Tag Archives: Jack Beck

The Monday Book: THE HOTEL AT THE CORNER OF BITTER AND SWEET by Jamie Ford

In which Jack guest blogs a book review
I don’t read all that many novels, tending more towards history or memoir as a rule. But Wendy and I headed off recently to our remote hideaway cabin in Tennessee, armed with some leftovers from ‘World Book Night’. These included Hotel, which she thought I might like.
Completely captured within a page or two, I could hardly put it down. More than that, I didn’t want to immediately start another one, in order to savor the ‘afterglow’ of Hotel. That may be the first time I’ve ever consciously done that.
The story concerns a Chinese American boy called Henry and a Japanese American girl named Keiko who live in Seattle around the time when Japanese are being rounded up and sent to ‘detention camps’ further inland for the duration of the war.
This seems like it would be a simple ‘boy meets girl’ tale in an historic setting, but there’s much more to it. For a start they are in their early teens and the relationship is (for most of the book) entirely innocent and really about childhood friendship. Hotel more explores the relationship between parents and children, and between different races and generations and all against a turbulent period in history. There’s even a search for a ‘holy grail’.
The detail and painstaking research may explain why I liked it so much. From the speakeasies of wartime Seattle to the bleak windswept detention camps of the mid-West, the author puts you right there, peering over the shoulders of the characters.
Without wishing to spoil this for anyone else, I wish there could have been at least one more chapter, though.
A very enthusiastic ‘two thumbs up’ from this reviewer!

 

6 Comments

Filed under between books, book reviews, folklore and ethnography, Life reflections, out of things to read, publishing, reading, small town USA, writing, YA fiction

Beam me over Scottie!

Jack’s weekly guest blog

Here I go again, a Scots-born American by choice, off to visit the Old Country for a month.

Regular readers will know that I came to live in the US some 11 years past and became a citizen in May 2012. Over here everyone thinks of me as a ‘Furriner’ with an accent so strange I’d have needed an interpreter had my bid for Town Council been successful- not that anyone here has an accent ;0). They also tell odd stories about me not saying the Pledge of Allegiance.

And yet, annually as I go over to my country of birth every year to conduct a small group of folk around Scotland, things have shifted more with each passing year. When I first started doing the tours it definitely felt like going ‘home’ but now it’s much more equivocal – where exactly is ‘home’?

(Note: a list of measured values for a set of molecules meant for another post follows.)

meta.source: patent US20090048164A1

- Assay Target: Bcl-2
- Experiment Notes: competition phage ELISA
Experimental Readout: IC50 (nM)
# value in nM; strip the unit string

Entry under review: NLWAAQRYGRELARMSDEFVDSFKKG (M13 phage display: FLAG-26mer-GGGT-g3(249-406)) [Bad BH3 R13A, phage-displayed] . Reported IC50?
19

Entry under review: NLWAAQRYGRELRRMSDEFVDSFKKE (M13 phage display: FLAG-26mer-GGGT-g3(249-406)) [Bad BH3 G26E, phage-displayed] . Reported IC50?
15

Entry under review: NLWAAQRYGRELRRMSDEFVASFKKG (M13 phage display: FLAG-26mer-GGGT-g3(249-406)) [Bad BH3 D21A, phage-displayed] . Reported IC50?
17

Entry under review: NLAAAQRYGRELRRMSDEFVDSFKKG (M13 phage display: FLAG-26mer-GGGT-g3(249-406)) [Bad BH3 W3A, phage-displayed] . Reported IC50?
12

ginnie 2Here in Big Stone Gap I now feel very much at home, and comfortable. The surrounding hills (they call them mountains here, sweet people) remind me of Scotland and the locals have so much Scots blood in their veins that I have no difficulty relating to them. Indeed, these American friends have become the foundation of my life now!

And yet – when I do go back to Scotia/Caledonia/Alba/Scotland/Ecosse it’s rather like boarding a time machine, as I consciously re-calibrate my vocabulary and grammar now that I understand (most of) the differences between American English, British English, and Scots.

So I’m beginning to think, now, of what it is that might actually feel like home to me? Is it a place that shares my politics? Ha! None do. Culture? But I like everybody’s music, dancing and food. It’s not religion, if  ‘good Christian values’ are defended by lying about others – oh no, thank you. I’m tempted to say that living rural does it, but I have very good friends and some truly great memories tucked away in cities.

So, what?

Maybe it’s a combination of the world being a much more connected place now, and me getting older (and wiser?). What got me on this track was a conversation Wendy and I had last night. She will join me in Scotland for a week after this year’s tour finishes and we were talking about old friends we’d want to visit. I found myself looking at this through her eyes and thinking, “Does she feel at home in both places, Scotland and here? Or does  she think of going back to Scotland as a holiday, rather than revisiting our first home?”

So I asked her, and she gave me an enigmatic look. “You’re asking where home is? Honey, human hearts don’t beat with accents. Home is you and me, together.”

Well, yes.WENDY&CAT2

6 Comments

Filed under Big Stone Gap, Downton Abbey, folklore and ethnography, humor, Life reflections, Scotland, small town USA, Uncategorized, VA